According to the BBC, the NHS has commissioned a pilot scheme, created by King’s College London and University College London Hospitals Cancer Collaborative, for women to be provided with a “Do It Yourself” self-sampling smear test kit.
This follows the first cervical screening advert, run by Public Health England, which was launched in March 2019, in a bid to “normalise the procedure.” The advert is expected to run for 8 weeks on TV, radio stations and online.
It is hoped that employing these strategies will lead to an increase in the number of women attending their cervical screening test appointments. The BBC states that the “NHS target is for 80%… but in some areas uptake has dropped below 50%.” It is thought that many women do not attend due to embarrassment, fear or a previous bad experience.
According to the BBC, “every year about 2,600 women are diagnosed with cervical cancer and nearly 700 die from the disease.” The DIY kit will test for human papillomavirus, which is a virus that causes 99% of cervical cancer cases.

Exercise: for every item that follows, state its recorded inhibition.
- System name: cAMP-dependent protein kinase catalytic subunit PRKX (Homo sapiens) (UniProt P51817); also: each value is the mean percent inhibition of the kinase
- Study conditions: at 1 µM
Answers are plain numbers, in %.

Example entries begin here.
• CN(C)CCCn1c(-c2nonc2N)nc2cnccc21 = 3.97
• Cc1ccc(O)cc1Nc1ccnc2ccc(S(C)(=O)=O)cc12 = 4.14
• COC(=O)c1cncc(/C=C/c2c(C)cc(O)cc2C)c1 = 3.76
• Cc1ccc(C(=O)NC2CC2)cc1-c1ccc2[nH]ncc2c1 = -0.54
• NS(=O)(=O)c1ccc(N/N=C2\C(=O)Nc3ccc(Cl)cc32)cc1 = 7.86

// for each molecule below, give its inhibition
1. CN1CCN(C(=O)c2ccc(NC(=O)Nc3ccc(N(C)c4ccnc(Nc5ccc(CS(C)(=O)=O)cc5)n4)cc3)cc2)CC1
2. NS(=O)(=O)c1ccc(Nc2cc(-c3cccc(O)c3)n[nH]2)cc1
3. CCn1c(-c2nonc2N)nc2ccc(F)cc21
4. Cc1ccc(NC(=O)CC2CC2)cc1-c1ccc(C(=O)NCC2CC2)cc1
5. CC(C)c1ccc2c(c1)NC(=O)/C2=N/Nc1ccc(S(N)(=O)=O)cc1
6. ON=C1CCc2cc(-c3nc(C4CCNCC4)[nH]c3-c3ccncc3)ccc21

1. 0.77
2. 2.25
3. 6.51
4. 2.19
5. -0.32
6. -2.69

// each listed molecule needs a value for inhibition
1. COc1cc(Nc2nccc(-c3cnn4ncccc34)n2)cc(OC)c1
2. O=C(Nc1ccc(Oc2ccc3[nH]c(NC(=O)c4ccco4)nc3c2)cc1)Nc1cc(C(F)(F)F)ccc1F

The pilot scheme has been supported by the charity Jo’s Cervical Cancer Trust which states: home testing could be a “game changer.” Robert Music, the Chief Executive of the charity comments that this “will be of enormous benefit to many people.”
The kit will contain a vaginal swab and will collect a sample in minutes. The kit will also provide a freepost envelope or box for women to send their sample for testing.
The former cancer director for England, Professor Sir Mike Richards, has told the Public Accounts Committee that the pilot had “great promise”.
The kit will be piloted in London, which has the “lowest average screening coverage in England at 64.7%” and the organisers are hoping to reach more than 22,000 women. Professor Sir Mike Richards has said that if the pilot “is successful, it might well be able to reach people who aren’t being reached by the current service.”
Moosa-Duke Solicitors are specialists in clinical negligence claims and have an experienced team who have successfully helped women to recover compensation for failures to refer or diagnose cervical cancer. If you have concerns about the treatment received by you or a loved one please telephone us on 0116 254 7456 to see if we can help you.